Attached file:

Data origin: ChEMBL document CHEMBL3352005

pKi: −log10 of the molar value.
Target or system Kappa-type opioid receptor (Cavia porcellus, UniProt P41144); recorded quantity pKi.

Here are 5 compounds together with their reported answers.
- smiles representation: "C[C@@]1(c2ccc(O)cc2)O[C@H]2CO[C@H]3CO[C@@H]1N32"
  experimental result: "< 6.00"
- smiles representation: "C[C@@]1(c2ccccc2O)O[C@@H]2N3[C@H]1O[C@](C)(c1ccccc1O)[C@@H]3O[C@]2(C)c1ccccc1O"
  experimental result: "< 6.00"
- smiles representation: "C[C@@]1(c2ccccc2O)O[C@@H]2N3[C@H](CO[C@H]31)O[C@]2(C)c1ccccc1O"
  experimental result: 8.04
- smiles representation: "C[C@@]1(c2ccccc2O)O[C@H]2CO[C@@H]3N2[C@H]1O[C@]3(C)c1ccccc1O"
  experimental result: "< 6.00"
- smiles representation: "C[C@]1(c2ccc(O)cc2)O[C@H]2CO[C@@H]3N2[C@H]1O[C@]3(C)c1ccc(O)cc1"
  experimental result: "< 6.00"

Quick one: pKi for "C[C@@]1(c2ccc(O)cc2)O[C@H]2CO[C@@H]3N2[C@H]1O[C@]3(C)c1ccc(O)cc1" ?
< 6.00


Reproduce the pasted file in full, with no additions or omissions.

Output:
Data origin: ChEMBL document CHEMBL3352005

pKi: −log10 of the molar value.
Target or system Kappa-type opioid receptor (Cavia porcellus, UniProt P41144); recorded quantity pKi.

Here are 5 compounds together with their reported answers.
- smiles representation: "C[C@@]1(c2ccc(O)cc2)O[C@H]2CO[C@H]3CO[C@@H]1N32"
  experimental result: "< 6.00"
- smiles representation: "C[C@@]1(c2ccccc2O)O[C@@H]2N3[C@H]1O[C@](C)(c1ccccc1O)[C@@H]3O[C@]2(C)c1ccccc1O"
  experimental result: "< 6.00"
- smiles representation: "C[C@@]1(c2ccccc2O)O[C@@H]2N3[C@H](CO[C@H]31)O[C@]2(C)c1ccccc1O"
  experimental result: 8.04
- smiles representation: "C[C@@]1(c2ccccc2O)O[C@H]2CO[C@@H]3N2[C@H]1O[C@]3(C)c1ccccc1O"
  experimental result: "< 6.00"
- smiles representation: "C[C@]1(c2ccc(O)cc2)O[C@H]2CO[C@@H]3N2[C@H]1O[C@]3(C)c1ccc(O)cc1"
  experimental result: "< 6.00"

Quick one: pKi for "C[C@@]1(c2ccc(O)cc2)O[C@H]2CO[C@@H]3N2[C@H]1O[C@]3(C)c1ccc(O)cc1" ?
< 6.00